Good luck living in harmony & health (or at least coexisting) with the local fauna.
posted by Salvor Hardin at 4:58 AM on November 24, 2009

You were told to spray the cat if it came on your property. That's what you did. It's not your responsibility at all to look for the cat and it's especially not your responsibility to buy them a new cat. That might sound cold and un-neighborly, but I can't see anything in this situation that you did wrong.
posted by joshrholloway at 5:05 AM on November 24, 2009

For an outdoor cat, definitely not animal abuse. Cats will engage in mortal combat with each other outside. Your typical garden hose is not going to do much of anything besides piss it off. The neighbor told you to spray it, you sprayed it. And sprayed it. Hell, if the thing was ticking me off, I'd probably hit it a few times for it to get the idea.

Your neighbors are insane, and are manipulating you because they see you as an easy mark. They may not be doing this consciously, but they are. It's your property, you need to assert your property rights. Be a good neighbor, but don't feed the crazy people's crazy time.

On the Geck Comparable Scale of Irresponsibility, spraying a cat with a water hose is like a 1.5 out of 10. Repeatedly spraying a cat is like 3 out of 10. Letting your cat roam outside is probably a 6. They get into stuff they aren't supposed to get to, harass the local wildlife, and even shit in my garden. Yes, I've seen this. Bastard.
posted by Geckwoistmeinauto at 5:12 AM on November 24, 2009

People do no have a right to release their pets in my yard, particularly when it is your "plan" for caring for your cat. If I let your cat in my yard, I am extending you a courtesy. Pet owners miss this point. If I ask you to get your cat out of my yard, it means your "outdoor cat" needs to be an indoor cat. Your desire to let your cat roam does not require me to pick up poop out of my children's sand box and re-upholster outdoor furniture annually.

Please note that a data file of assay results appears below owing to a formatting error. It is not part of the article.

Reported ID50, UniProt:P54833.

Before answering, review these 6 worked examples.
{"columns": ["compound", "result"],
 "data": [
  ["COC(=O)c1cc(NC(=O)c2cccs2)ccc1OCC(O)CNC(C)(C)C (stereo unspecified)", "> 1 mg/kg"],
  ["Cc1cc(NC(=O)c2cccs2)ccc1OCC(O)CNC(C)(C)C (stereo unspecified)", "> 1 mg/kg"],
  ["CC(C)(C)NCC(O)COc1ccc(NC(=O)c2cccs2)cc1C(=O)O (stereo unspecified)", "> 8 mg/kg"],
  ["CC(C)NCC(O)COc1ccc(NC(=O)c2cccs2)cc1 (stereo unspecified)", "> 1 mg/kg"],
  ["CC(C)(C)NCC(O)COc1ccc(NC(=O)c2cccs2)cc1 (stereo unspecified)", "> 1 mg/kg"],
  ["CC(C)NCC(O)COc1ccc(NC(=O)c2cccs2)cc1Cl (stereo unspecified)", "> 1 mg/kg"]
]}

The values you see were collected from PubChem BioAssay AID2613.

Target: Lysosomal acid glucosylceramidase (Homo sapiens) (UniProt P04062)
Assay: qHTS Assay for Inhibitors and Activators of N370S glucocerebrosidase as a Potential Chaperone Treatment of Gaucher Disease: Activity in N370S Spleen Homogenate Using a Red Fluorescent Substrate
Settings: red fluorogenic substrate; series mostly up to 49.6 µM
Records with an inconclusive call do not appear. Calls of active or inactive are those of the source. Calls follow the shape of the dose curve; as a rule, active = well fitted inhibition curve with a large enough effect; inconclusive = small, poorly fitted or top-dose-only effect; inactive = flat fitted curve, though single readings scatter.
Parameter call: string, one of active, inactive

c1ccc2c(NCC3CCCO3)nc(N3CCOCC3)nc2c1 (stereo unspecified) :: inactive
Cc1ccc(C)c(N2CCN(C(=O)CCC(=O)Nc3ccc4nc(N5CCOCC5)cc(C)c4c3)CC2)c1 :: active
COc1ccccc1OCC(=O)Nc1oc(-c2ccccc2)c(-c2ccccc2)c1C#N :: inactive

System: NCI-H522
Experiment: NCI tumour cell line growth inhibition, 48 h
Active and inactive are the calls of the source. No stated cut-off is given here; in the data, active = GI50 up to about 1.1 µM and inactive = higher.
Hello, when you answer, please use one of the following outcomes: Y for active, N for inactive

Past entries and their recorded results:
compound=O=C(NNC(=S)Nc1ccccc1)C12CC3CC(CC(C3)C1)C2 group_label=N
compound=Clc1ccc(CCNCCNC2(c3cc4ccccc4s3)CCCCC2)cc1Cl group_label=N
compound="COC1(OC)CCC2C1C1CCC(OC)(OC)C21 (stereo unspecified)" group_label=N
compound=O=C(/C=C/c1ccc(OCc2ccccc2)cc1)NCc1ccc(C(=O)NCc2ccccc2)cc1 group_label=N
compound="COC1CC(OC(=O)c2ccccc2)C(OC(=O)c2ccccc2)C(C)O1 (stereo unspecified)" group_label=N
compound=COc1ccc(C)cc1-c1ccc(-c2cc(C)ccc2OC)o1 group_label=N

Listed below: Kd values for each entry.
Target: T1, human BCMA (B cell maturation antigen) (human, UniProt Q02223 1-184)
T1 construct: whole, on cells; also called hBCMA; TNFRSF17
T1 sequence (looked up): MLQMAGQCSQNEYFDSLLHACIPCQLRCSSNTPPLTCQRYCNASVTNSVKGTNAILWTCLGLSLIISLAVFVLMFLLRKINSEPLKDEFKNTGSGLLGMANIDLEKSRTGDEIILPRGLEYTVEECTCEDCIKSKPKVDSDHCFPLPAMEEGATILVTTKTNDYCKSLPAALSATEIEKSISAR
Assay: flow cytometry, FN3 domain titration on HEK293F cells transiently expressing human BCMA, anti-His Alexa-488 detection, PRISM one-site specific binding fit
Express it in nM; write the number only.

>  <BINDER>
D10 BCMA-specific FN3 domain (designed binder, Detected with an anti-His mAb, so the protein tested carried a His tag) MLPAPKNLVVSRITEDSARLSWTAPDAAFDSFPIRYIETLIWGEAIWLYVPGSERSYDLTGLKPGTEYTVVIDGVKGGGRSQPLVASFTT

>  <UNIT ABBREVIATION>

That said, motion-detecting ultra-high sound devices work over small areas like sandboxes and chairs, and avoid fights with unreasonable people.

I never tried the hose, but sounds like a good idea as long as the owners aren't around.
posted by alcahofa at 5:30 AM on November 24, 2009 [2 favorites]

I'm glad the kitty came home! I just want to reply to a few comments on here, though, that unless the neighbors keep their cat inside full-time there's really no way to "control their animal." Cats will go where they please, it's not like you can watch them the whole time they're outside, and they're much less trainable than dogs. Probably this particular cat will never come near you again, but the automatic sprinkler system suggested above is a good idea and might help make everyone happy.
posted by you're a kitty! at 5:40 AM on November 24, 2009

For those suggesting a plant spritzer, do you have specific brand suggestions that will spray from ten feet or more away? Obviously the OP cannot get closer due to her allergies and she needs to continue to spray the cat when it comes in her yard to deter it. Mention to the neighbour that you will use the one they provide as long as it spray from far enough away and until they give you an effective one the hose will be the default.

Personally, I see nothing wrong with a garden hose, if the cat is too fragile to endure getting wet then the owners should be responsible and make it an indoor cat. It is incredibly rude of your neighbours to keep inflicting dangerous and escalating reactions on you out of their own reluctance in being responsible pet owners.
posted by saucysault at 6:05 AM on November 24, 2009

you're a kitty - Cats can be effectively controlled by either keeping them indoors or only allowing them outside on a leash or under direct, constant close supervision. Cats will not go where they will please, they will go where their owners allow them to go. I don't think the cats need to be trained as much as the humans do.
posted by saucysault at 6:11 AM on November 24, 2009 [2 favorites]

Get it out of your mind, despite what some people are claiming, that you seriously injured this cat with the hose. I'm well versed in the jet setting from many years as a kid playing with a hose. I had a dog who I could point blank hit with it and she'd just wag her tail (yes, I know a dog is bigger than a cat). While it's the highest pressure setting, by no means is it a high pressure flow and I doubt you were close enough to the cat to do anything more than piss it off. The fact you had to chase it around should show that it wasn't more than a very large irritation to the cat. Had you really hurt the cat, it would have zipped out of the backyard from the first hit of the water and not looked back. In my opinion, short of catching the feline by surprise, I doubt there are any other more appropriate settings for this type of situation.